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Charles L Grant: The Almost Forgotten Master of Suspense

Let’s talk about Charles L. Grant.

 

What? Never heard of him? That’s okay, I hadn’t either until two years ago when I accidentally stumbled upon his work having gone down a Google wormhole looking for my next favourite read.

So who is he? A newly published indie author making strides to break down barriers in the current horror scene while shunning bigger publishers that only seem interested in publishing sedate, middle-of-the-road stories made by commission. Nope, Mr. Grant belongs to that bygone golden era of horror publication of the 70s and the 80s whenever everyone wanted horror. He was published alongside Stephen King, Robert R.McCammon, Lisa Turtle, Nancy A. Collins, Peter Straub and Elizabeth Engstrom to name a few and regarded highly by many of them. Yet, sadly Mr. Grant never makes it onto Goodreads or any best-of lists for that time period. Nor are there many articles to be discovered concerning him, those that do exist seem light on information about the author and his work. You won’t find his paperbacks in books stores unless their second hand having gone out of print. Those second-hand ones are available on Amazon, but only at ridiculous prices all.

 

It seems Mr. Grant is almost forgotten.

Charles L. Grant

Personally, as a author myself, I find that to be the saddest thing. There is a saying that we live on as long as people remember us, if that’s true Mr. Grant’s days are numbered.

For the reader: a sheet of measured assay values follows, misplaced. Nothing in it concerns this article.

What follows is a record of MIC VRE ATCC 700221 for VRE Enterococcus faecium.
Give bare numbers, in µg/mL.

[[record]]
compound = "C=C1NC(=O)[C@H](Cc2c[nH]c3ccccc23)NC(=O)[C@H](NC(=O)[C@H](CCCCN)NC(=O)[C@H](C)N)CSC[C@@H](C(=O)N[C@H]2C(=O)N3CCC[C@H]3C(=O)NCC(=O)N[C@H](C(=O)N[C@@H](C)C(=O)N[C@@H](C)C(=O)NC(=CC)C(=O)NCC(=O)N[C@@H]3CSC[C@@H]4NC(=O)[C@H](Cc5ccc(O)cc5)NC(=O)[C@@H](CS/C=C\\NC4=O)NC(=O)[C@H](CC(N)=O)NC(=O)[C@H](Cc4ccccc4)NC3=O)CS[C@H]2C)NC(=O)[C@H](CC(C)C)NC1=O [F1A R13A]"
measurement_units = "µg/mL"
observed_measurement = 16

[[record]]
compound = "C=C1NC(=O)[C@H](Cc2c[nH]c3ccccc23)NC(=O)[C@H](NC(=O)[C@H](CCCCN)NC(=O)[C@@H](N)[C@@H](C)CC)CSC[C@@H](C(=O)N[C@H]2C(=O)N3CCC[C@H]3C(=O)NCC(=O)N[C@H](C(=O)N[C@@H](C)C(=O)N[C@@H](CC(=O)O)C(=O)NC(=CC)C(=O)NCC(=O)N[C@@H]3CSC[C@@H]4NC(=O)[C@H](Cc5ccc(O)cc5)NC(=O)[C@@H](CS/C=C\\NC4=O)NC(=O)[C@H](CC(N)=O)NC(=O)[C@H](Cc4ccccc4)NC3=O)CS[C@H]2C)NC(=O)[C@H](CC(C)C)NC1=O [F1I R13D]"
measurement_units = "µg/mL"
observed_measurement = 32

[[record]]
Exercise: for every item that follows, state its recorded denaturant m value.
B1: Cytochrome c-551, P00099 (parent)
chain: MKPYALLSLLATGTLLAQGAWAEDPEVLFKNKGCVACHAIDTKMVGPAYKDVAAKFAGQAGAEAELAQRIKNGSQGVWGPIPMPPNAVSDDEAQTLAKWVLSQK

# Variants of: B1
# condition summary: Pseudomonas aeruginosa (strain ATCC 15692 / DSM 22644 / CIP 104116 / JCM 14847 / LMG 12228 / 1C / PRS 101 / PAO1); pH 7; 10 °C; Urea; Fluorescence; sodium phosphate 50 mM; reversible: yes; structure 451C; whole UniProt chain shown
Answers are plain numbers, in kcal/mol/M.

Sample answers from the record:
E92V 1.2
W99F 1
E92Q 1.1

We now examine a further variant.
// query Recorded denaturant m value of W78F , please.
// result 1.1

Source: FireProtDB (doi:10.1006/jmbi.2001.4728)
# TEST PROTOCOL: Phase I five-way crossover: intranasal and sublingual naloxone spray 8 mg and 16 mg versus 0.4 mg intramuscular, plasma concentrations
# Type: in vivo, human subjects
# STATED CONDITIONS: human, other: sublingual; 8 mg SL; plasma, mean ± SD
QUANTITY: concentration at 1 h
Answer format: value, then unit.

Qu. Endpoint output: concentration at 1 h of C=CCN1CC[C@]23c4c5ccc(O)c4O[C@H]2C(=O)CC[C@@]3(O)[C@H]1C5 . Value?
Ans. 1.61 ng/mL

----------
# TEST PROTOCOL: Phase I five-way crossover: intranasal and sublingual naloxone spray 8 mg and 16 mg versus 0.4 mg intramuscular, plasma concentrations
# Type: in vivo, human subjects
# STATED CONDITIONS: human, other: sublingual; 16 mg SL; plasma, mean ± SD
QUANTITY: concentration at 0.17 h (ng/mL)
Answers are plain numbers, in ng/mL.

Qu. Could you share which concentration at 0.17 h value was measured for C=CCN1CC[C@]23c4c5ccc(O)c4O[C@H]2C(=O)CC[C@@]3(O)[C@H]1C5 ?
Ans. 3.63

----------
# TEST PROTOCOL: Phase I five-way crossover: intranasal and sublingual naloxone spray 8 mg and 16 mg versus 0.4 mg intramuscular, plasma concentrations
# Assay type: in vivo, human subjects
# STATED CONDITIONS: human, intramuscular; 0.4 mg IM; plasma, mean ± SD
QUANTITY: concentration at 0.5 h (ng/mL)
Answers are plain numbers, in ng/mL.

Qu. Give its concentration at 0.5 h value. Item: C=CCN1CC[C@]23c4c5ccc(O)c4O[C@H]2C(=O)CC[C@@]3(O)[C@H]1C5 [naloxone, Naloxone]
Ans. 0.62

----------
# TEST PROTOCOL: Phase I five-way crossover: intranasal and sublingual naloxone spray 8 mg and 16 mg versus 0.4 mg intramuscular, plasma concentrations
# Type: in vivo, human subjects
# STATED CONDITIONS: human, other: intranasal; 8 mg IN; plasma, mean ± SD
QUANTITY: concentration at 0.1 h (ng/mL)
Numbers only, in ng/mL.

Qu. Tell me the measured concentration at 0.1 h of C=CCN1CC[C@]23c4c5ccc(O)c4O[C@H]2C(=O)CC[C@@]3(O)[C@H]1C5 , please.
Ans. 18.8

Why, is this important you may ask? You may ask what are you harping on about, if he’s forgotten surely that’s because his work wasn’t very good? Actually, that’s not the case at all. The stories of Charles L. Grant are fucking excellent!

Mr. Grant was a master of suspense, of gradually building pressure in the readers mind until the skin at the back of their neck tickles with anticipation and fear. He dealt in shadows, fogs and darkness, in worlds like ours, but somehow slightly off-kilter.

Take Oxrun Station for example, a fictional town that is the setting for many of his books. It’s something of a cross between King’s Derry and Lovecraft’s Innsmouth, only while readers get explanations from both authors as to why things in such places are weird Grant never does. His characters often remark that their is something buried in Oxrun Station’s fabric that makes it a spawning place for the horrible things that occur there, but they never uncover what, allowing for stories to continue.

There is a theory as to why he hasn’t lasted as long as those of his contemporaries and that’s because even in the 70s and 80s Grant’s horror did not represent the pulse of the time, that pulse being grotesquery and blood-letting. Even then Mr. Grant’s tales seem to come from a time before when the focus was on shadows and stirrings in the dark rather than being ripped open with a machete. He was old school, yet, only in where he chose to place his storytelling lens. Read The Hour of the Oxrun Dead, the first novel set in Oxrun Station, and you’ll surprised to discover how far ahead of his time Grant has in terms of depicting female protagonists. In fact, reading the novel now, where protagonist, Natalie, is besieged by the townships opinions that a woman of her age should be married, all of which she dismisses with the batting of a hand, believing that no person other than herself will define who she is. Powerful stuff for a book that was published in 1977, especially when every article or essay written about books from that timehighlight the poor quality and stereotypical writing of female characters.